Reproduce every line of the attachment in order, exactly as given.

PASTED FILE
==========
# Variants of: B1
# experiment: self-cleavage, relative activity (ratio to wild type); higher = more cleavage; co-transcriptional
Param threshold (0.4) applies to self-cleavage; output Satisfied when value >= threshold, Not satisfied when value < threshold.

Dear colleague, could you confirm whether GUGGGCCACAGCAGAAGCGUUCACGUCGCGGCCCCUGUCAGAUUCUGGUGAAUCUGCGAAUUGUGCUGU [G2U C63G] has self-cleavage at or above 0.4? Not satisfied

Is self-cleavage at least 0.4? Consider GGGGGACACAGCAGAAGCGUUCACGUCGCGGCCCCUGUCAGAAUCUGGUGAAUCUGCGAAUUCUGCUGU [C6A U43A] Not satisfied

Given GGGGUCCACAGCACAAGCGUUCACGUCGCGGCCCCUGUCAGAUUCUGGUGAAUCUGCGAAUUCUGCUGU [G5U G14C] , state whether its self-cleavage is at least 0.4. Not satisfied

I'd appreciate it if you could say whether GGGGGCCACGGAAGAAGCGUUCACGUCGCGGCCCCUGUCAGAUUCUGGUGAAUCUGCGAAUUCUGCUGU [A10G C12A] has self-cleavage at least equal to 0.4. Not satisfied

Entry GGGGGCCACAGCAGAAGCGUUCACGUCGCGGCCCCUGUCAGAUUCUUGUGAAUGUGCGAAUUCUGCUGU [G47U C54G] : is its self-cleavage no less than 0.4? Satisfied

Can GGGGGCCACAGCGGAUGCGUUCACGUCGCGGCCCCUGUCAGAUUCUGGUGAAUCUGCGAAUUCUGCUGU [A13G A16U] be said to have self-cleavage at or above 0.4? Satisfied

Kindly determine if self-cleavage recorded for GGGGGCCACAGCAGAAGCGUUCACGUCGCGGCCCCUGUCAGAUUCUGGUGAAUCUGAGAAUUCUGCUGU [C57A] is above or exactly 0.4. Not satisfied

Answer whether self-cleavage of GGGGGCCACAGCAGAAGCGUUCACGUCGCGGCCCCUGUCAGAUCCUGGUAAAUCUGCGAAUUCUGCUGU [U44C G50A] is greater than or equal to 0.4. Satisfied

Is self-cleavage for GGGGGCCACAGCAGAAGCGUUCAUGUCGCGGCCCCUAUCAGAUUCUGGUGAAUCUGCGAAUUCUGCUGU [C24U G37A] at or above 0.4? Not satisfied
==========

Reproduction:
# Variants of: B1
# experiment: self-cleavage, relative activity (ratio to wild type); higher = more cleavage; co-transcriptional
Param threshold (0.4) applies to self-cleavage; output Satisfied when value >= threshold, Not satisfied when value < threshold.

Dear colleague, could you confirm whether GUGGGCCACAGCAGAAGCGUUCACGUCGCGGCCCCUGUCAGAUUCUGGUGAAUCUGCGAAUUGUGCUGU [G2U C63G] has self-cleavage at or above 0.4? Not satisfied

Is self-cleavage at least 0.4? Consider GGGGGACACAGCAGAAGCGUUCACGUCGCGGCCCCUGUCAGAAUCUGGUGAAUCUGCGAAUUCUGCUGU [C6A U43A] Not satisfied

Given GGGGUCCACAGCACAAGCGUUCACGUCGCGGCCCCUGUCAGAUUCUGGUGAAUCUGCGAAUUCUGCUGU [G5U G14C] , state whether its self-cleavage is at least 0.4. Not satisfied

I'd appreciate it if you could say whether GGGGGCCACGGAAGAAGCGUUCACGUCGCGGCCCCUGUCAGAUUCUGGUGAAUCUGCGAAUUCUGCUGU [A10G C12A] has self-cleavage at least equal to 0.4. Not satisfied

Entry GGGGGCCACAGCAGAAGCGUUCACGUCGCGGCCCCUGUCAGAUUCUUGUGAAUGUGCGAAUUCUGCUGU [G47U C54G] : is its self-cleavage no less than 0.4? Satisfied

Can GGGGGCCACAGCGGAUGCGUUCACGUCGCGGCCCCUGUCAGAUUCUGGUGAAUCUGCGAAUUCUGCUGU [A13G A16U] be said to have self-cleavage at or above 0.4? Satisfied

Kindly determine if self-cleavage recorded for GGGGGCCACAGCAGAAGCGUUCACGUCGCGGCCCCUGUCAGAUUCUGGUGAAUCUGAGAAUUCUGCUGU [C57A] is above or exactly 0.4. Not satisfied

Answer whether self-cleavage of GGGGGCCACAGCAGAAGCGUUCACGUCGCGGCCCCUGUCAGAUCCUGGUAAAUCUGCGAAUUCUGCUGU [U44C G50A] is greater than or equal to 0.4. Satisfied

Is self-cleavage for GGGGGCCACAGCAGAAGCGUUCAUGUCGCGGCCCCUAUCAGAUUCUGGUGAAUCUGCGAAUUCUGCUGU [C24U G37A] at or above 0.4? Not satisfied